Sleepwalking off history’s cliff
Listening to Al Gore and others talk hunger, nutrition and climate justice.
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"We can make changes in our own lives and reduce the amount of CO2 production we are personally responsible for."
“We must win the conversation on the environment,” Al Gore said, at a conference about hunger, nutrition and climate justice in Dublin earlier this week. “We cannot keep sleepwalking towards the edge of history’s cliff”. I was delighted when I heard Al Gore would be speaking in Dublin and, even better, that I would be there to hear it.
Al Gore’s eye-opening film ‘An Inconvenient Truth’ came out when I was in sixth year. We’d learned about global warming before in school, but mainly just about saving the polar bears rather than the serious impacts of climate change. The film was shocking, but it was also uplifting and inspired us to believe we could do something. I learned to cycle. It wasn’t much, but it was a start.
Al Gore flew over from the States especially for the conference in Dublin Castle, held as part of Ireland’s six-month Presidency of the Council of the EU. He was probably the most famous speaker there. When he arrived on the second day, everyone - attendees, media, staff - packed into the hall to hear him talk.
He spoke about how hunger, nutrition and climate change are closely linked.
Humans are treating our air like an open sewer, he said, pumping 90 million tonnes of pollution into our atmosphere every day. Mainly this is carbon dioxide (CO2), produced when we use fossil fuels (petrol, oil, coal, gas) to power our engines, central-heating or factories. CO2 traps heat from the sun. Hot air holds more water, which causes massive downpours and floods in some part of the world.
Al Gore pointed to how rain patterns have changed, including in Ireland and England where we’ve had terrible flooding (and unusually heavy snow) in recent years. Near Al Gore’s own home they have had “once in a thousand year” floods happening far more often than once in a thousand years. ‘Freak’ weather events are happening far more often across the world too.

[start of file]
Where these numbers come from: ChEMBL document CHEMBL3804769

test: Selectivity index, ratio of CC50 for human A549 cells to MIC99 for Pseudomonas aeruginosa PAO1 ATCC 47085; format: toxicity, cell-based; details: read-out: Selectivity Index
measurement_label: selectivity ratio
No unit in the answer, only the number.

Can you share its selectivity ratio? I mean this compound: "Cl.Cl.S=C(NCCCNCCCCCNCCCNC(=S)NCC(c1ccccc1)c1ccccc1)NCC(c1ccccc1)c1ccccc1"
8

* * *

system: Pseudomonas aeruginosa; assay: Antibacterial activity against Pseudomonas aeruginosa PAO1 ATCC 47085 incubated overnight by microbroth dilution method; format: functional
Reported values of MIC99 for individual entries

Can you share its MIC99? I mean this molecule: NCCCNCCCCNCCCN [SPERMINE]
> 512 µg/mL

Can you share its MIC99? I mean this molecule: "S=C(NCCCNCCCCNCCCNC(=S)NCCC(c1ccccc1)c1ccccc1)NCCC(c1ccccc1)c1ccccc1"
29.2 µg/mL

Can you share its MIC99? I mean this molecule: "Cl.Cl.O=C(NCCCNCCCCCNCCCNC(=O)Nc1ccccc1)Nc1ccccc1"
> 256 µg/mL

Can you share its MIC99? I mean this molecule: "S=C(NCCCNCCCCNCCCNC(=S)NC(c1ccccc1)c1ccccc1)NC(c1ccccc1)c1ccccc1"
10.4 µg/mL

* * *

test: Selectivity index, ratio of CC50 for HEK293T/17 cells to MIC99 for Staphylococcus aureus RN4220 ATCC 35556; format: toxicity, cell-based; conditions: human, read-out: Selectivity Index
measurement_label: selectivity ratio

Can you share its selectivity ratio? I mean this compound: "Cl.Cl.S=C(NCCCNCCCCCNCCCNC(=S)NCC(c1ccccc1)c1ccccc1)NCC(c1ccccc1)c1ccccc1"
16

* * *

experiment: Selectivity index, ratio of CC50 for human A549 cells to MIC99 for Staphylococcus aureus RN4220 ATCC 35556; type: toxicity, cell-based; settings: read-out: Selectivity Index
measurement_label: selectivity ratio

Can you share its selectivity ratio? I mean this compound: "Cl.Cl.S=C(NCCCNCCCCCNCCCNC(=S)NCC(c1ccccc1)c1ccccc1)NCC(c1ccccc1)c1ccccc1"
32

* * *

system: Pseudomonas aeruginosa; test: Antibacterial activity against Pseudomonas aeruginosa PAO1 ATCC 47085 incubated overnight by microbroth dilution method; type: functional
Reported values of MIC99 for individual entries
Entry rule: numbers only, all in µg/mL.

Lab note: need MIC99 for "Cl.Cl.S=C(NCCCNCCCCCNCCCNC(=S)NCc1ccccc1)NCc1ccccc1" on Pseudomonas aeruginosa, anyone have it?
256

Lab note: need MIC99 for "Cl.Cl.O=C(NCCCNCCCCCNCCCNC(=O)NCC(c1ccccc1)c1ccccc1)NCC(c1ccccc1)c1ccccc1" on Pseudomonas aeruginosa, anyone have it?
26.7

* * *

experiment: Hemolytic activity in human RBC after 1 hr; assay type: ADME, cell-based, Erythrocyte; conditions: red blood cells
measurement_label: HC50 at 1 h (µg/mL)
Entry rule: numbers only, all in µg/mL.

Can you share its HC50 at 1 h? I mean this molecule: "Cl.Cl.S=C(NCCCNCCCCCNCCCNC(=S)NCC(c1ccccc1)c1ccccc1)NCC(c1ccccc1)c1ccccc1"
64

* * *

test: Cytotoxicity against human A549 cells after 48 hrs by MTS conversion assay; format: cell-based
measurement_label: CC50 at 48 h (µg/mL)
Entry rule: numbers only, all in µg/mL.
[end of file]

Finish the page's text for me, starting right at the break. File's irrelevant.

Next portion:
This has the worst effect on farmers - particularly those who depend on growing their own food to survive. Because of the changing climate, they can no longer rely on traditional knowledge of when to plant. Crops are destroyed by floods in some places, by droughts or ‘heat stress’ in others. This ruins farmers’ livelihoods and increases the likelihood of hunger and poor nutrition in developing countries where most people grow their own food.
A point that was made often at the conference, and not just by Al Gore, was that the people worst affected by climate change are often those who had the least to do with causing it. Most CO2 is produced by us in the developed world – places like Ireland, Australia, the United States and Europe – but the developing world suffers more. The term ‘Climate Injustice’ is used to describe this huge and unjust imbalance.
Climate change doesn’t just affect poorer countries though. There have been several spikes in the price of food globally in recent years, particularly in grain which was badly affected by heat stress. This affects food prices in places like Ireland where - even though we have a lot of farming - most people buy rather than grow their own food. Food price spikes are likely to get worse if global warming continues. For every 1oC rise in the temperature of the atmosphere about 10% more crops fail, Al Gore pointed out.
If we continue to treat our air like an open sewer, it is predicted that the temperature of the atmosphere will rise by about 4oC by 2050, which is only 37 years away. Add this to the predicted growth of the earth’s population to 9 billion by 2050, and it’s clear that if we do not come up with solutions to the problem of climate change now, we could all be facing food shortages and malnutrition by the time we are our parent’s age. And yet, not nearly enough is being done about it.
I had the opportunity to attend a press conference with some of the event’s organisers after the main conference. I asked what, in their view, young people could do. Mary Robinson, a former President of Ireland and one of my favourite Irish political figures, had perhaps the best answer. She suggested we think of the issue in personal terms; how will climate change affect me and my future? What can I do? She will not be around in 2050, so she thinks about how it will affect her four grandchildren, the eldest of whom is nine.
Eamon Gilmore, Tánaiste and Minister for Foreign Affairs, said young people understand the issues more, and that we have a vested interest in making sure they are fixed, because it affects our futures more than the current generation of leaders. He suggested young people put their minds to innovating solutions to the issues. Joe Costello, Minister for Development, echoed Mary Robinson and Eamon Gilmore.
Personally, I have no intention of falling off the edge of history’s cliff. There is a lot we can do on these issues. We can make sure that Ireland keeps helping tackle hunger and climate change at a global level, and convincing other countries (and corporations, and anyone who has the funds) to do the same. We can make changes in our own lives that reduce the amount of CO2 production we are personally responsible for. Most of all, I would say, we can and should listen to the people worst affected, work with them, and speak out about it whenever possible.